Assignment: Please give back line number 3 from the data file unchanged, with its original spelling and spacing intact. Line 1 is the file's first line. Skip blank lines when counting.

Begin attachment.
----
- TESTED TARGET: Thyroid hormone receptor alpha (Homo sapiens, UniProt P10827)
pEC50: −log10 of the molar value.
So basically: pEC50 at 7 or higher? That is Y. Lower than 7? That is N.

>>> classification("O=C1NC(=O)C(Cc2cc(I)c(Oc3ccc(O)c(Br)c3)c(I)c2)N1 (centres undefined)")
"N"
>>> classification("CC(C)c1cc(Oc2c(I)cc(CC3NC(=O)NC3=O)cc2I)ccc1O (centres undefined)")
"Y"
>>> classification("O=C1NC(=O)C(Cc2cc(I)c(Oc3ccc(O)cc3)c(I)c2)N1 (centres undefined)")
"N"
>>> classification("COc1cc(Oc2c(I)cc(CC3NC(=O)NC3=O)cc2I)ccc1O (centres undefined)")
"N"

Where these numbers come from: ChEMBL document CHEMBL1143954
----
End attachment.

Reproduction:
So basically: pEC50 at 7 or higher? That is Y. Lower than 7? That is N.